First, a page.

Russia’s balance of power
In the post-Soviet era, Vladimir Putin is trying to restore his country’s influence
over former Eastern bloc countries while building ties with the West
Since coming to power, Putin has sought to restore Russian power through two
contradictory policies: developing closer ties with the West, supposedly on the basis of
common democratic values, and restoring Russian influence over ex-Soviet republics by
whatever means were required.
The Russians consider the effort to recover their control in the former Soviet
Union to be in part a defensive response to the eastward expansion of the EU and NATO,
and the Western penetration into the Caucasus and Central Asia, including the export the
area’s hydrocarbons through non-Russian pipelines.
The two Russian policies came into collision in the recent presidential election in
Ukraine when Putin, in order to keep Ukraine in the Russian camp, made available
political advisers, provided publicity on Russian television, intervened personally with
visits and a television speech, assisted in harassing the opposition, and supplied financing
for Russia’s favoured candidate, Viktor Yanukovych.
The negative implications of Yuschenko’s victory for Russia are considerable.
It will likely kill Ukrainian participation in the economic confederation of
Belarus, Kazakhstan and Ukraine that Russia was setting up. It may ruin the Russian
attempt to achieve a controlling interest in the oil and gas pipelines through Ukraine so as
to restore substantial Russian control of the oil and gas shipments to Western Europe.
From the leadership’s point of view, Yuschenko’s Orange Revolution can
threaten Russian political stability. Russia is opposed to the prospect of Ukraine joining
In the view of certain Russian conservatives, Ukrainian membership would leave
European Russia largely defenceless. It would also threaten Russia’s major Black Sea
base at Sevastopol in Crimea.
The Russians will not have been assured by a recent article in the Washington
Post by Richard Holbrooke, the former US Ambassador to the United Nations, calling on
President Bush to back steps to get Ukraine into NATO by 2007.
There is a danger that Russia will respond to Yuschenko’s victory by seeking to
destabilize or split Ukraine. The means it possesses for doing so are considerable.
Russia is in a position to do substantial economic harm to Ukraine. It controls all
of Ukraine’s sources of oil and gas. Russia might consider that economic pressure would
remind Yuschenko what public opinion polls in Ukraine have in the past shown, namely
that, while only at the most one third of the electorate, and that mostly in the west, has
supported EU and NATO membership, up to two thirds, and overwhelmingly in the east,
have wanted to see special relations with Russia.
Russia may seek to do as it has done in other recalcitrant former Soviet republics -
support secessionist movements. The incorporation of the east of Ukraine and Crimea
into Russia has long been battle cry for certain conservative Russian politicians. Voices
raised in the east and Crimea during the election campaign in favour of separation in case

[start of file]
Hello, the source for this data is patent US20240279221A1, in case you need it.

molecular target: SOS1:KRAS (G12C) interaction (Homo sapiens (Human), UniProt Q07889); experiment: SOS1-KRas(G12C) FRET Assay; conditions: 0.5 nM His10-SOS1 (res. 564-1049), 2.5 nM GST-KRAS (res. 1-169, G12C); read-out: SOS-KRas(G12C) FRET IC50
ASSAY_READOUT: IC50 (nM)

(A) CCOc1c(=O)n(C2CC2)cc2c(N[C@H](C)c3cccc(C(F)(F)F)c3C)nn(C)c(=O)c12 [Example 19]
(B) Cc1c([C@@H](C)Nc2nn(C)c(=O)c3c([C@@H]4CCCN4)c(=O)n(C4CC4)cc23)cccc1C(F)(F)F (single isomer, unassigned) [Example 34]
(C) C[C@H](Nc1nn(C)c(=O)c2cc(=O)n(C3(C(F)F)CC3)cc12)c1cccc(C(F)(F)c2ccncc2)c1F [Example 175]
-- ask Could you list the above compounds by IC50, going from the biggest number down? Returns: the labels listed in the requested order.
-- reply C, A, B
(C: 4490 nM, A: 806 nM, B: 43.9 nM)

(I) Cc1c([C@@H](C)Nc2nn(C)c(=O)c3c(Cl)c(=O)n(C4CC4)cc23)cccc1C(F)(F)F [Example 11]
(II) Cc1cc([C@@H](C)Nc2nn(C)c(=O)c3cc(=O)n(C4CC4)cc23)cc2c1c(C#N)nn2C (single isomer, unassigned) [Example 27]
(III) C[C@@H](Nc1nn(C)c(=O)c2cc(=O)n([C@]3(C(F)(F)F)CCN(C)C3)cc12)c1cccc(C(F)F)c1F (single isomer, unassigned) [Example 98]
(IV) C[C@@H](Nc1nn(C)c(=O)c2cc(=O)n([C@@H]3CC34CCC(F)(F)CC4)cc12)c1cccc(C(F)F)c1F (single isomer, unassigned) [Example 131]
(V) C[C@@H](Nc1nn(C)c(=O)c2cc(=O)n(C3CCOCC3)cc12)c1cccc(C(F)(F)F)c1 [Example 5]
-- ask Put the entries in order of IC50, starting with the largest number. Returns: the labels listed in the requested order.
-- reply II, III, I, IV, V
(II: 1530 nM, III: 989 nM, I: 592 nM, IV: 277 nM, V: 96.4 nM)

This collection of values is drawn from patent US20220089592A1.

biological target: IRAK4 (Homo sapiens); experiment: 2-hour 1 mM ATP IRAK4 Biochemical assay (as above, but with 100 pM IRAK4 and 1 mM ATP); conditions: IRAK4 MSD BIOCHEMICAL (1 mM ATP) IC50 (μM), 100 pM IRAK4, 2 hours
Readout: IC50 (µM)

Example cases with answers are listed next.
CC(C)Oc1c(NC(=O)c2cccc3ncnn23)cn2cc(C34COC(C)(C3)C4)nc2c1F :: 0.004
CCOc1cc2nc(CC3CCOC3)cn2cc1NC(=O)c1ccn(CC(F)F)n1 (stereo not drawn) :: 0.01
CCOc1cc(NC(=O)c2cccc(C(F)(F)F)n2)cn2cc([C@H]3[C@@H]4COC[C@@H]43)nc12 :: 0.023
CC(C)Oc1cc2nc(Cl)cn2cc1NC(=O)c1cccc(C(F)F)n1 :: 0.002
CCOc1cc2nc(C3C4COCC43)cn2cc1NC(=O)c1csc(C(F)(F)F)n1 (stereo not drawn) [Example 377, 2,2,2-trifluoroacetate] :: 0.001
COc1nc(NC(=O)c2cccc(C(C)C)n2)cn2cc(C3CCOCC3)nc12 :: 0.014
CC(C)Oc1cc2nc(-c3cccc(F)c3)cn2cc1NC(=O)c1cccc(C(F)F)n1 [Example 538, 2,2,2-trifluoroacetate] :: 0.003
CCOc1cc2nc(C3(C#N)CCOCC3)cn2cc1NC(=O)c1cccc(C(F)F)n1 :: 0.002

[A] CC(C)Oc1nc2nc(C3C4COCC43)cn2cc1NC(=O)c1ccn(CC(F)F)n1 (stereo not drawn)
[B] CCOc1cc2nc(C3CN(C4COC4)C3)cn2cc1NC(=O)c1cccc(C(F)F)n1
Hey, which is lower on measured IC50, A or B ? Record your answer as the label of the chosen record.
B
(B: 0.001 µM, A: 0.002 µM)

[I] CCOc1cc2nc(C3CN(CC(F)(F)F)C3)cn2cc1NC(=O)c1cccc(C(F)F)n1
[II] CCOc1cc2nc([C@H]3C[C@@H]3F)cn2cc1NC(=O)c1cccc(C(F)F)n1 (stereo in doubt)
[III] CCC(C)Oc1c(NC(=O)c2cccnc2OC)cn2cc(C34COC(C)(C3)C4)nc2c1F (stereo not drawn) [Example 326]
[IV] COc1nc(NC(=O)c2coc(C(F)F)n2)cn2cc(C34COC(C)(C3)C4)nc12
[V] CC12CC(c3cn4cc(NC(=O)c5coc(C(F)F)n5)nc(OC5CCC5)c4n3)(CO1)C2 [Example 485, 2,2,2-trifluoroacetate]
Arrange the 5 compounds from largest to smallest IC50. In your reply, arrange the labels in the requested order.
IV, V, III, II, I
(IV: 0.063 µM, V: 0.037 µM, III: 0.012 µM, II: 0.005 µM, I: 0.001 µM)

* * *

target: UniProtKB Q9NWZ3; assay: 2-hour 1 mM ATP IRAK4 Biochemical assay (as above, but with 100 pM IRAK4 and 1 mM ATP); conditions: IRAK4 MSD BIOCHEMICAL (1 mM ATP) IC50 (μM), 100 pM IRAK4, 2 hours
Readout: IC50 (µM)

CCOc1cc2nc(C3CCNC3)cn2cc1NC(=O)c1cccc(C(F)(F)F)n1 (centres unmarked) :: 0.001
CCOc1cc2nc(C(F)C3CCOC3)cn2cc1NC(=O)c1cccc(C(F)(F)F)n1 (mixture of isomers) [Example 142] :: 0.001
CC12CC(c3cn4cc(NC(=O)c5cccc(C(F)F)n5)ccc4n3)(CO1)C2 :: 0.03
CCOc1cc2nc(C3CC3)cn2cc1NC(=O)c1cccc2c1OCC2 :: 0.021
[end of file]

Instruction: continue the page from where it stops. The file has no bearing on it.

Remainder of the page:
of a Yuschenko victory may give the Russians grounds for hope.
While the substantial means of pressure that Russia possesses on Ukraine should
be, for a new Yuschenko government, an inducement to caution, the chief brake on
Russian policy will be the Russian analysis of Western intentions towards Russia and the
effect that an aggressive policy towards Ukraine would have on the prospects for the co-
operation it still needs with the West.
For the moment, Putin appears to be trying to balance his own concern at the
implications of the victory of Yuschenko, including the pressures he is under from an
anti-Western political elite, with his desire to preserve Western economic support.
For the long term, Putin is ostensibly seeking to build economic, and, possibly
eventually political, alliances with China, India and others to lessen Russia’s dependency
on the West. This policy may turn out to be primarily intended for domestic consumption.
When he first came to power, Putin pursued similar goals, and achieved little.
Nevertheless, the upset in Ukraine adds to a growing list of East-West political frictions
arising from the West’s support for democracy and independence in the former Soviet
Union, and Russia’s attempt to preserve its zone of influence.
The list includes Russian complaints of Western expansionism, and Western
concern at Putin’s increasing authoritarian and imperial tendencies, including Chechnya
and Russian troops and support for separatist movements in Moldova and Georgia.
As the list lengthens, the danger for miscalculation on one side or another,
especially on Ukraine, grows. To cool the temperature, the West may have to show
restraint in areas of strong Russian interest, including the timing of any Ukrainian
admission to NATO, and look for ways of increasing economic co-operation in return for
Derek Fraser, a former Ambassador to Ukraine, is a senior research associate at
the Centre for Global Studies at the University of Victoria.